Consider a compact surface $\mathcal{S} \subset \mathbb{R}^3$ without boundary and assume we are given the Gaussian curvature $K(x), x\in \mathcal{S}$. It is know that Gaussian curvature does not fully determine the Riemannian metric, as for example discussed in

Does the curvature determine the metric?

But for a given Gaussian curvature, does one have the freedom to choose a Riemannian metric such that the Gauss-Bonnet theorem holds?:

$$\int_{\mathcal{S}} K(x) d\mu_g(x) = 2\pi\; \chi(\mathcal{S}),$$

where $\mu_g$ is the Riemmanian volume measure induced by the metric $g$ and $\chi(\mathcal{S})$ is the Euler characteristic.

Is there even a constructive method for a Riemmanian metric $g$ under the conditions that the resulting Gaussian curvature is $K(x),x\in \mathcal{S}$ and the Gauss-Bonnet theorem is fulfilled?

(maybe this question is too general as stated above, but then might become more meaningful with assumptions on $K$.)

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    $\begingroup$ If the surface $S$ is diffeomorphic to a sphere or torus and the function $K$ is everywhere negative, clearly this is not possible. Similarly, if $S$ is diffeomorphic to a torus or higher genus surface and $K>0$ everywhere, this is not possible. $\endgroup$ – Ben McKay Apr 4 '14 at 13:11
  • $\begingroup$ a related MO question could be mathoverflow.net/questions/157420/… $\endgroup$ – Ali Taghavi Apr 6 '14 at 8:18

If $K$ is to be the Gauss curvature of some metric on a compact two-dimensional manifold $M$ with Euler characteristic $χ(M)$, then from the Gauss-Bonnet theorem one has the following conditions: (a) $K$ is positive somewhere if $χ(M)>0$, (b) $K$ changes sign or $K≡0$ if $χ(M)=0$, (c) $K$ is negative somewhere if $χ(M)<0$. Theorem: $K∈C^∞(M)$ is the Gauss curvature of some Riemannian metric on the two-dimensional, compact, connected manifold $M$ if and only if $K$ satisfies the above sign condition. MR0375153 (51 #11349) Kazdan, Jerry L.; Warner, F. W. Existence and conformal deformation of metrics with prescribed Gaussian and scalar curvatures. Ann. of Math. (2) 101 (1975), 317–331. 53C20 (58G99)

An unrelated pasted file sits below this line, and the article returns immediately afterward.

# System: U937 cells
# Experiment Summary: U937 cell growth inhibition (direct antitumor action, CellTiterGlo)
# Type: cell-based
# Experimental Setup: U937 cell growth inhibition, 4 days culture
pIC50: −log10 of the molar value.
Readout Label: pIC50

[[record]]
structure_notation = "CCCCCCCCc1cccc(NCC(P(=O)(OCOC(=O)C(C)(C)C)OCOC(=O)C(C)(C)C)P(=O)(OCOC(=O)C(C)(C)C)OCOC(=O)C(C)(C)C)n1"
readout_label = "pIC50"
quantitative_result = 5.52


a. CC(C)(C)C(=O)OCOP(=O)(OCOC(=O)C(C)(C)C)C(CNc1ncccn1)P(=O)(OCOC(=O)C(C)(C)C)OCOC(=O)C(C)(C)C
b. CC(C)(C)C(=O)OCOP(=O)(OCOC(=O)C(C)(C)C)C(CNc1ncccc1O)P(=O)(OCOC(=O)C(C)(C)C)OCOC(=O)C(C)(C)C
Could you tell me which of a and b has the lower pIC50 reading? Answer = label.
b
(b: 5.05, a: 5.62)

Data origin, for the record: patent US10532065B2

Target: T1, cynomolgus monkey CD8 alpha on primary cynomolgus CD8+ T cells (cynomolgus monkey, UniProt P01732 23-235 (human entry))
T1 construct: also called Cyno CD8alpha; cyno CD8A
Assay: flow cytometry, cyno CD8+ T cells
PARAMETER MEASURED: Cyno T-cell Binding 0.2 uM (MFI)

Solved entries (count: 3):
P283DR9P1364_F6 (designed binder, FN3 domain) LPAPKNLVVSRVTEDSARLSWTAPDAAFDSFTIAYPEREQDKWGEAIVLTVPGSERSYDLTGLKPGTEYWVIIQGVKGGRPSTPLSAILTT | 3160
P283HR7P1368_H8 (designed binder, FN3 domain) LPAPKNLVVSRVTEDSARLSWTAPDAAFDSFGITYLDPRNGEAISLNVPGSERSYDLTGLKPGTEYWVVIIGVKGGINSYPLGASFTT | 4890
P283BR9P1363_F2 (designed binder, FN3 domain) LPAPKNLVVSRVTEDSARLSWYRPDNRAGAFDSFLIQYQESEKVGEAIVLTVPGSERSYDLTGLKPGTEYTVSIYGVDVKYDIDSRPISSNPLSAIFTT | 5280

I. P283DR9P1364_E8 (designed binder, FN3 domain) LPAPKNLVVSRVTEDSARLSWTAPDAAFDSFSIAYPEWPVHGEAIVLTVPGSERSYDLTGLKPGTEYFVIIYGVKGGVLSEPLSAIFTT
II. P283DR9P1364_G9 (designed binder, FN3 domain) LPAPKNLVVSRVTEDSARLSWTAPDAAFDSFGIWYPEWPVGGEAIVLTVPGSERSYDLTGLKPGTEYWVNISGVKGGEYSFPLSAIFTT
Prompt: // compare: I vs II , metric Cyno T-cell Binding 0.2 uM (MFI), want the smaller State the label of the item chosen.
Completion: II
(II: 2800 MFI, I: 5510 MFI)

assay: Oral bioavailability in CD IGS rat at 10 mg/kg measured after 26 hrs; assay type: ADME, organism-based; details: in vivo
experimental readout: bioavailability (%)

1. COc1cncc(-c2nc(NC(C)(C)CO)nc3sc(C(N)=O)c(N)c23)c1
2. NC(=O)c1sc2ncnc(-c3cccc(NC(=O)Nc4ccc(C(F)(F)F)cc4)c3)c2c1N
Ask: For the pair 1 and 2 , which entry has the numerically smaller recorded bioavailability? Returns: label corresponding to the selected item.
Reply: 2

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    $\begingroup$ Interesting result! I guess the minor question that remains then, is which Riemannian surfaces are embeddable in $\mathbb{R}^3$, since for example the flat torus is not. $\endgroup$ – Jaap Eldering Apr 4 '14 at 16:50
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    $\begingroup$ Not a minor question at all. Embeddability in $\mathbb{R}^3$ is a very complicated problem, even locally. There are abstract Riemannian metrics on surfaces with marked point, so that no neighborhood of the marked point admits any isometric embedding into $\mathbb{R}^3$: MR2393070 (2009k:53177) Reviewed Nadirashvili, Nikolai(F-PROV-APT); Yuan, Yu(1-WA) Improving Pogorelov's isometric embedding counterexample. (English summary) Calc. Var. Partial Differential Equations 32 (2008), no. 3, 319–323. 53C45 $\endgroup$ – Ben McKay Apr 4 '14 at 17:11

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